Just a quick post to say that this is the last on the management blog. As Stefan predicted a few months ago, a new mantra of the modern world of work is to do “more with less”. Well, that may have proved true in our cases.
Of course, that doesn’t mean the FT isn’t covering management, so please do keep an eye on Stefan’s column, our management page and for the latest news from the world’s business schools, go to our Business Education section or check out our very interesting MBA Blog, where students relay the joy – and the occasional trauma – of pursuing an MBA.
Thanks for reading and keep your eyes open – the Management Blog may reappear in the future.
The Phoenix Suns, the NBA basketball team in the midst of the playoffs, played last night’s game in jerseys that changed their name from The Suns to “Los Suns” in protest against the state of Arizona’s new immigration law.
It’s a pretty radical step for a mom-and-pop brand but it may have worked: they won the game against the San Antonio Spurs (who would have altered their uniforms if they had had enough time to) to take a 2-0 lead in the best of seven series.
Ok, I like lists and Time’s 100 most influential people is a great one. But for all its strengths (Steve Jobs, Dominique Strauss-Kahn) and weaknesses (Glenn Beck as a leader? Simon Cowell as an artist?), I especially found a comment at the bottom of Bob Geldof’s paean to Tidjane Thiam, chief executive of Prudential, revealing about the power of business (and possibly the cynicism with which the west views African politicians):
Tidjane was once a minister in his home nation, Côte d’Ivoire, and he told me that when he was a high-ranking African politician, those with power and influence in the West didn’t want to hear what he had to say — but that once he joined the private sector, his opinion became sought out. Now bigwigs can’t get enough of him, and rightly so.
I wrote about the remarkable rise of Thiam last year.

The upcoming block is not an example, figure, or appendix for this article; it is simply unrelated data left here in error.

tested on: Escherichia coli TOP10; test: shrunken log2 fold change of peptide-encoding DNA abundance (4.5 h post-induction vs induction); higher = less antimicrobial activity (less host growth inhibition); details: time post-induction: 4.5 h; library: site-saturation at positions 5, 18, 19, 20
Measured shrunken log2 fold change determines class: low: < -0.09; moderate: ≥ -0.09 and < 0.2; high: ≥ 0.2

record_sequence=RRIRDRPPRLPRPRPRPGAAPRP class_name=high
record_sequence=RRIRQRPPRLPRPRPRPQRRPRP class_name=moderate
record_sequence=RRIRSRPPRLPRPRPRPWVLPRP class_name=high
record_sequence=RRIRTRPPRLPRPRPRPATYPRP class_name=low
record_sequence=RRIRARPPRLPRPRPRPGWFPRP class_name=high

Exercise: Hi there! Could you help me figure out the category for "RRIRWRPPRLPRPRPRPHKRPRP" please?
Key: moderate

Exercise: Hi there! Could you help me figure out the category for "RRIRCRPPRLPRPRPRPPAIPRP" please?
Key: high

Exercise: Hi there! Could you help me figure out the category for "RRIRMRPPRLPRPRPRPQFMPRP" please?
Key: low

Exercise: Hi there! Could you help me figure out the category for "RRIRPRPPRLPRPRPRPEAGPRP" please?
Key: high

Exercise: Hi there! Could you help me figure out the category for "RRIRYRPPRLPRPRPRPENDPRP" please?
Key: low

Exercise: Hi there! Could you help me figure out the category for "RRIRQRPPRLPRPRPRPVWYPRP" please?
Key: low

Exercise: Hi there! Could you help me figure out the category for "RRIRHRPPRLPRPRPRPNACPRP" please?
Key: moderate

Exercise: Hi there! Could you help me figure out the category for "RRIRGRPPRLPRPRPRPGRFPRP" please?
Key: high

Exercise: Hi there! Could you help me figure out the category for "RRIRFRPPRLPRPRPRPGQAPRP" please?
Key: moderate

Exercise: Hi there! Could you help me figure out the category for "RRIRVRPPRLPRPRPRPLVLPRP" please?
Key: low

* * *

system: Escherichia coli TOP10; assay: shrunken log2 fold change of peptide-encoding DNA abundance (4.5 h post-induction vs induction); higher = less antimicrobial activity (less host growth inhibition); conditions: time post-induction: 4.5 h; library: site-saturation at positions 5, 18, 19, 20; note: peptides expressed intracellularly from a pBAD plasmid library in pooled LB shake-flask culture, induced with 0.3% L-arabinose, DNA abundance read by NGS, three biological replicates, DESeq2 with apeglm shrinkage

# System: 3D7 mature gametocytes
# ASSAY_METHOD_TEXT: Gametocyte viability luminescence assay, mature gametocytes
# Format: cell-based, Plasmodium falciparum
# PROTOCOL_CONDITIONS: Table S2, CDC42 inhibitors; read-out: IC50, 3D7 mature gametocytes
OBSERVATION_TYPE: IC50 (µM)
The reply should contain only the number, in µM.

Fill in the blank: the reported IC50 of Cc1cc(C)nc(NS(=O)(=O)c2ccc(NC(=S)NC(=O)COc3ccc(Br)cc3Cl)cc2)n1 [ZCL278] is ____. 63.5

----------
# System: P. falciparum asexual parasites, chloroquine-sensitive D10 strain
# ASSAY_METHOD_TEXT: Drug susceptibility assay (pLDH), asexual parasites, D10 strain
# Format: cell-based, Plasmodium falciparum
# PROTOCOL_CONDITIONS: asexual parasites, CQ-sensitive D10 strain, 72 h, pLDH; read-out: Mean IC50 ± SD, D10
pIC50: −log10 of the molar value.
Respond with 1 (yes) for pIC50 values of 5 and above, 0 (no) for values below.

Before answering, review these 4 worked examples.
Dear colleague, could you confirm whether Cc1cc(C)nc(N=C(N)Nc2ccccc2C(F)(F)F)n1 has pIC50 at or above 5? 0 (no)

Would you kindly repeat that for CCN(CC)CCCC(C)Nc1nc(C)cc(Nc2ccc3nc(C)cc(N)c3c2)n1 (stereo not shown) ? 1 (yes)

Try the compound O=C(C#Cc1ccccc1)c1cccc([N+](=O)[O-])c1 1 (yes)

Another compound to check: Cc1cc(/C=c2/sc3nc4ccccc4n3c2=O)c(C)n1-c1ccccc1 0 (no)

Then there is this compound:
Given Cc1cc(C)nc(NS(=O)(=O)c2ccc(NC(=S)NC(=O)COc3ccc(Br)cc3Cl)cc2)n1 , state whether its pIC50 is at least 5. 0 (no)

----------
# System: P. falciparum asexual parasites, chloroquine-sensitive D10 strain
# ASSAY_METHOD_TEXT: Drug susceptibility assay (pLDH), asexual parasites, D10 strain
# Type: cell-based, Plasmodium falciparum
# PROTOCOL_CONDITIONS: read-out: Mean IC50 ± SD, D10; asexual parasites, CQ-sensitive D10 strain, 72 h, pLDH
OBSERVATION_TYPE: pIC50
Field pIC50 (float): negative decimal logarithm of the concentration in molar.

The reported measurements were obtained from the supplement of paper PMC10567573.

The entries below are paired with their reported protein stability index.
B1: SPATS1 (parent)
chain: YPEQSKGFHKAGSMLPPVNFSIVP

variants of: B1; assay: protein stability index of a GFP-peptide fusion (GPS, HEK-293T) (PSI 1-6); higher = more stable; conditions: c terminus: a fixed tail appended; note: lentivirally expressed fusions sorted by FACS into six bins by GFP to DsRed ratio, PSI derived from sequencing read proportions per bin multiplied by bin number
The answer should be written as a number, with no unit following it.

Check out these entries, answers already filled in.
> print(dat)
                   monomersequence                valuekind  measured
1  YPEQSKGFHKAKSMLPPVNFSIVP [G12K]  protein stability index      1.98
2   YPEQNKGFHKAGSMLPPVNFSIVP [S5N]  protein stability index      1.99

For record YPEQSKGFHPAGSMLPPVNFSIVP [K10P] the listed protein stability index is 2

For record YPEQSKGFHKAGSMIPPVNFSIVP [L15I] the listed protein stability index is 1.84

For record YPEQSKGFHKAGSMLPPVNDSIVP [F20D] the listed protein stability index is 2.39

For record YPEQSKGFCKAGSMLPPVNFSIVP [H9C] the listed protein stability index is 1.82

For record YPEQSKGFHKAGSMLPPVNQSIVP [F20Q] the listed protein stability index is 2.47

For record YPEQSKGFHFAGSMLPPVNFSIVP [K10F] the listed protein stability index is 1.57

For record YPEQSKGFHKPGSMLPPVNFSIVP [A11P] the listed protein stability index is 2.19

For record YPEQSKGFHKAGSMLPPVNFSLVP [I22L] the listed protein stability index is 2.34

Earlier this week, a law was passed in Santa Clara, California which forbade the inclusion of toys in any meals that did not meet certain health standards for children.
It’s a pretty extraordinary step in the land of freedom and all that but apparently Silicon Valley has been at the forefront of the US’s healthy eating revolution, having previously forced food chains to display the caloric intake of their meals.
Somehow I imagine McDonald’s won’t be quaking in their boots. Presumably the packaging and advertising can still be emblazoned with Disney characters and getting the attention of a consumer is probably more significant in the long term than the toy that goes along with it.
Alan Yentob, the BBC’s creative director, has today defended his right to fly business class by claiming that he can’t really do his job without it.
According to a report in The Guardian, here’s how he described a recent trip:
“When I went to New York I immediately when I arrived I went to give a talk to an organisation,” he told a Voice of the Listener and Viewer conference in central London today. “I was filming in the afternoon [for his BBC1 arts show Imagine] and I then returned within about 24 hours back to London back to work straight away. Do you think I should have travelled economy? I wouldn’t have been capable of doing the job.
“I try to limit the number of times that I go. I am not capable of doing all those things at once. That’s all I can say.”
Much is written about executive perks and how top management is supposedly shameless when it comes to claiming them. Much of it is quite right – especially in this climate – but I sometimes wonder if the discussion hasn’t gone too far in the opposite extreme.
Tim Armstrong, CEO of Aol, has got himself into a bit of bother with his staff. Last Tuesday, at a breakfast meeting with Wolf Olins, he criticised his company’s efforts covering the SxSW festival in Austin and, in particular, the quality of work of his staff.
Apparently, he quickly backtracked – not by renouncing what he said but by declaring in an open meeting with staff that he should have made the point directly to them instead of to an external company. He stood by his assertion that the company’s work was not up to snuff.
Was this the right move?